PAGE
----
*Accurate at time of publishing. Eversmart’s cheapest tariff compared to a standard variable tariff from the big six.

How smart devices can increase your energy bills – and what you can do about it

smart home

Studies suggest that 50% of us will own a smart TV by 2019. Smart TVs and other smart devices must be plugged in and kept on standby at all times – making them more expensive to run than their traditional counterparts. Here’s what you can do to keep your energy costs down.

From TVs to fridges, security systems to coffee makers, fitness trackers to speakers – more and more of our appliances are using an internet connection to become ‘smart’.

The downside to all of this smart technology is the fact that smart devices have to be kept on standby 24 hours a day, seven days a week – slowly sucking up extra electricity and pushing up your electricity bill. A smart TV for example uses 10 times more electricity than a standard television set!

Energy efficiency company GreenMatch have created a guide to reducing so-called ‘vampire energy’ without ruining the fun of living in a smart home. It starts with getting a smart meter installed if you don’t already have one.

Scroll down to find out more:

standby power infographic

The secret behind your opening meter reading

opening meter readings

Whenever you switch to a new energy supplier, you will be asked to find your gas & electricity meters and submit an opening set of meter readings. Doing this makes your switch feel official, marking the handover from your old supplier to your new one. Sounds simple enough, right?

The strange thing is, we don’t always use your actual readings to open your account. To explain why, we need to take a look at the way the energy industry works, because industry rules & regulations can make things a lot more complicated than you might expect.

Your opening meter reading has to be checked & validated

When we receive your opening meter readings, we’re not allowed to just take your word for it – we have to send the figures to an independent meter validation company to be checked & verified. This is a regulatory requirement, and every energy company has to do it. It also takes time, which is why switching suppliers can take up to 21 days.

Why do your readings need to be verified? For starters, it prevents disputes between the two energy companies involved in the handover. And secondly, it double-checks that your meter readings are accurate.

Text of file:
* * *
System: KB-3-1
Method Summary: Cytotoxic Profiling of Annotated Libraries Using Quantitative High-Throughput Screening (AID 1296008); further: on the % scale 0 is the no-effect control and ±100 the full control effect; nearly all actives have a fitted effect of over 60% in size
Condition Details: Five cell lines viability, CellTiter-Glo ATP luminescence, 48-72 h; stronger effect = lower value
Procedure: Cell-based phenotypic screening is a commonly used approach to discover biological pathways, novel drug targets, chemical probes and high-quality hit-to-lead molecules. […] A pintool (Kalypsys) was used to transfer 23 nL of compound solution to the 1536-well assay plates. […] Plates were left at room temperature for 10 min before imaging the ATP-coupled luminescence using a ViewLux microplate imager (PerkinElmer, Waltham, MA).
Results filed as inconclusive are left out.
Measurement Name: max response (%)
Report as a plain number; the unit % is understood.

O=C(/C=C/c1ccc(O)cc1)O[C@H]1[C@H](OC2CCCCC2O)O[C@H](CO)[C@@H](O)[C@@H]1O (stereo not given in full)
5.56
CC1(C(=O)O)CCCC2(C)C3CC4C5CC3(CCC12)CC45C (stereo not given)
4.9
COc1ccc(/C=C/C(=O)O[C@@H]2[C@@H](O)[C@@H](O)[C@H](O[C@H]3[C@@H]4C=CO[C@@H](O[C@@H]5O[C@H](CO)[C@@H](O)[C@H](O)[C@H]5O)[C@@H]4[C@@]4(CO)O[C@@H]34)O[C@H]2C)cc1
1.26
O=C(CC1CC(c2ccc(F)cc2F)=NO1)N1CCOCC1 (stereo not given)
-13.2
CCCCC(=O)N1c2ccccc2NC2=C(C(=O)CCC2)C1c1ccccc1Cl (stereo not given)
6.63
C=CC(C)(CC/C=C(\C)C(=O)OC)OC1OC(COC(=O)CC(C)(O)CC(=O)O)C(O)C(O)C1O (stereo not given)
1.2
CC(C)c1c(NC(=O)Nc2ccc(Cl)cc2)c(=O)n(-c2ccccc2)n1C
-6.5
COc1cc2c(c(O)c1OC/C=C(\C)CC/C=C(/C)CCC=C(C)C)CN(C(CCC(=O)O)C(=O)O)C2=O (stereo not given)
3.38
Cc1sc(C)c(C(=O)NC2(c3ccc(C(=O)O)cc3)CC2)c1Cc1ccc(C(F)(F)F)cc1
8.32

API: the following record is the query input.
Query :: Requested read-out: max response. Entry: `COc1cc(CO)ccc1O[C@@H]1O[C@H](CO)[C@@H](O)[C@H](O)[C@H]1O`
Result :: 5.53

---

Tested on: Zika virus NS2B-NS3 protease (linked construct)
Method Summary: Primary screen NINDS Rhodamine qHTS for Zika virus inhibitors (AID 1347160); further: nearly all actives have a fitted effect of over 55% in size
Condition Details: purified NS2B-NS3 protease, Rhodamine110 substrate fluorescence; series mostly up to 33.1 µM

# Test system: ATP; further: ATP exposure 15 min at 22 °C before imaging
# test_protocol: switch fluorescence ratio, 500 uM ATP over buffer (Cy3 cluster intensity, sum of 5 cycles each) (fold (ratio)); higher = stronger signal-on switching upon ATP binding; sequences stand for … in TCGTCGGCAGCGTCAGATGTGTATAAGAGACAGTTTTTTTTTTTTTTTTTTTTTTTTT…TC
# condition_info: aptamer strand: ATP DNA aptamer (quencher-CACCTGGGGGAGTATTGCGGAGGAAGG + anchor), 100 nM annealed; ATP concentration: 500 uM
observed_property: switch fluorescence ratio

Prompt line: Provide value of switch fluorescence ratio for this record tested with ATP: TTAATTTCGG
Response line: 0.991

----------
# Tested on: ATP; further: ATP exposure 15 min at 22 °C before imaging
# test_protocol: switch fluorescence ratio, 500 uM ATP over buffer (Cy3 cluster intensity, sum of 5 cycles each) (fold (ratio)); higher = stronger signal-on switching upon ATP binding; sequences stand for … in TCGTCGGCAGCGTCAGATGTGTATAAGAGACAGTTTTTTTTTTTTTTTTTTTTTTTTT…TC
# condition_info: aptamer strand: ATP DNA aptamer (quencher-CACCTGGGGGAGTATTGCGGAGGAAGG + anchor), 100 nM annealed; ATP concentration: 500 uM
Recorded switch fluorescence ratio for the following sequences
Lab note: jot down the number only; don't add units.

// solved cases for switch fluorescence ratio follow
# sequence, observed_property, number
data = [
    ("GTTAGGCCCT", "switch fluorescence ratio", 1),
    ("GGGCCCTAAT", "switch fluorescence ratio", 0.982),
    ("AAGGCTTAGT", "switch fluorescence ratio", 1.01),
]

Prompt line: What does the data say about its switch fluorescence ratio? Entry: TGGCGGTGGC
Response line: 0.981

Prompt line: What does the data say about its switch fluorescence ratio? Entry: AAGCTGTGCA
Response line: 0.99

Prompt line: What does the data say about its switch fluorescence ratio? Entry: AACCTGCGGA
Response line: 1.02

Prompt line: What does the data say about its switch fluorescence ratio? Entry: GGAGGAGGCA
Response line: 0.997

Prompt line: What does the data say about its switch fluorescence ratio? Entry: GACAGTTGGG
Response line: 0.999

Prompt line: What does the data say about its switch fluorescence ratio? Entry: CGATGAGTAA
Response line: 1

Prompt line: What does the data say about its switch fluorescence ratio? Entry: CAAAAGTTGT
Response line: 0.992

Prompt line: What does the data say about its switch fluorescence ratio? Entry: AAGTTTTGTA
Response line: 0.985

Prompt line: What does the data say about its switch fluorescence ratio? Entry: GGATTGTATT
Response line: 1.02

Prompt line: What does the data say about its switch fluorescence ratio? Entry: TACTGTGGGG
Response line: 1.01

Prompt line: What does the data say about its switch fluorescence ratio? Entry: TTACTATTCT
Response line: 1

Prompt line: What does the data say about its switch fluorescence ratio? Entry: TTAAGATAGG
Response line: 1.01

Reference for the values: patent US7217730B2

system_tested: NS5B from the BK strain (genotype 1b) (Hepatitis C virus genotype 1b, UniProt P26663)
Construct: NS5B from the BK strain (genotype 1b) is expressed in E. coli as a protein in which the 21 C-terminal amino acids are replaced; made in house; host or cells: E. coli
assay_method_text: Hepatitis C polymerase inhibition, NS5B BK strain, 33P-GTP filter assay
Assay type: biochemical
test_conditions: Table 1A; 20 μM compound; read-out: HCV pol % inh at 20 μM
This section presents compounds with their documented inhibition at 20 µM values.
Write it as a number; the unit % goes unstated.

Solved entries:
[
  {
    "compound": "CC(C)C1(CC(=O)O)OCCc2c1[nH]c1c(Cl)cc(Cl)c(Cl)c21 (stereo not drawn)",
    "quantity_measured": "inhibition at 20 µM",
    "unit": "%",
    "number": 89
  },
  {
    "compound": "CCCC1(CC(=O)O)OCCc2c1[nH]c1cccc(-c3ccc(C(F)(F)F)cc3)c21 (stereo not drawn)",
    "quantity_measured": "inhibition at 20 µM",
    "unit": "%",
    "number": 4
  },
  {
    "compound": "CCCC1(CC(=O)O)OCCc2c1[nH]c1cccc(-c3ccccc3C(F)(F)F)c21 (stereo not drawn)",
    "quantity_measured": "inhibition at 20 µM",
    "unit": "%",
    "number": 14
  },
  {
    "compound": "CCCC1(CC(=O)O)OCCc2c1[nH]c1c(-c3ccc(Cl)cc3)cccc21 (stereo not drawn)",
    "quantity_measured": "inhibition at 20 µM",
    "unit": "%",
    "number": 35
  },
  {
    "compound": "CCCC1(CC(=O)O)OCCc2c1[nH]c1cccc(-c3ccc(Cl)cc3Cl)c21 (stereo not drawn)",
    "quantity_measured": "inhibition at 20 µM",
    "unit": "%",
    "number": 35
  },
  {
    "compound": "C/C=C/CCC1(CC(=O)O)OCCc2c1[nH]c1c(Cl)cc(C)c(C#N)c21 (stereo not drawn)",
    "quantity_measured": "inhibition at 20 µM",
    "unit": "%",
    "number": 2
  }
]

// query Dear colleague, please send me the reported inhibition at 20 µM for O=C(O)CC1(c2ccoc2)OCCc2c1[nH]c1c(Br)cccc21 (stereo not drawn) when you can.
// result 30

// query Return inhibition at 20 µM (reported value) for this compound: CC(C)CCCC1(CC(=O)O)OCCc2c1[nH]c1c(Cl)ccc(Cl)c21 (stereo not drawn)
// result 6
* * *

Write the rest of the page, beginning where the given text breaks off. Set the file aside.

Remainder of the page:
So here’s how validating works…

The meter validation company’s aim is to work out what’s know as your maximum acceptable reading. If the opening meter reading you supply is more than the maximum acceptable reading, then they know that something’s not quite right!

This is how they work it out:

Step 1:

First, the meter validation company will look at your last verified reading (i.e. the last one you did with your old supplier before switching).

Step 2:

Next, they’ll calculate your expected usage for the period between your last meter reading and your switch date.

So let’s say your last meter reading was taken 20 days before you switched – they’ll take your typical daily usage and multiply it by 20. And because some days you’ll use more energy than others, they’ll multiply this number by 2.5 to give you a bit of a buffer.

Step 3:

Finally, they add the two figures together to create your maximum acceptable reading. It looks a bit like this:

Last reading + (expected usage x 2.5) = Your maximum acceptable reading

This gives them a decent estimate of what your opening meter reading should be, with some wiggle-room. All that’s left to do now is compare this figure to the opening readings you submitted.

What happens if the numbers don’t match up?

So what happens if your opening meter reading is higher than the maximum acceptable reading? It’s simple – we’ll just use the estimated figure instead.

What if your opening reading is lower than your last reading? In that case there has obviously been a mistake, and again we’ll just use the estimated figure in its place.

This doesn’t make a huge amount of difference for you – it just shifts the handover point slightly one way or the other.

Whichever way you look at it, there will always be a clear-cut point where you switch from the old supplier to the new one, and you will never pay for the same energy twice.

Getting off on the right foot

Providing an accurate & timely set of meter readings helps the whole switching process go smoothly! If you any need help reading your meters, don’t worry – we’ve create this handy guide with plenty of illustrations and simple instructions.

Please bear in mind that the explanation above has been simplified – the real calculations involve some pretty heavy maths!

If you have any questions about giving meter readings, we’re here to help – simply send an email to hello@eversmartenergy.co.uk.

How to submit a meter reading

How to submit a meter reading

From time to time you may be asked to give a gas or electricity meter reading. These readings are used to calculate your energy bill, and are especially important if you’ve just changed suppliers or moved to a new address. In this guide, we’ll show you how to take a reading from the most common types of meter.

In this guide:

 

Locating your meter

Before you can take a reading, you first need to locate your gas and electricity meters. They’re often hidden away in a cupboard, under the stairs or sometimes in a box on the outside of your property. If you have just moved into a rented home and you’re having trouble finding your meters, contact your landlord or letting agency.

Every property and meter will look different, but here’s a few examples to show you what you’re looking for:

Electric meter example
An example of an electricity meter in a cupboard (image source).
electric meter example
An economy 7 electric meter (image source).
gas meter example
An example of a gas meter on the outside of a property (image source).
gas meter example
A gas meter in a cupboard

As meters are often kept somewhere dark, it’s a good idea to take a torch and a pen & paper with you.

 

How to read your electric meter

Take a look through the pictures below and find the one that looks most like your electric meter, then simply follow the instructions underneath.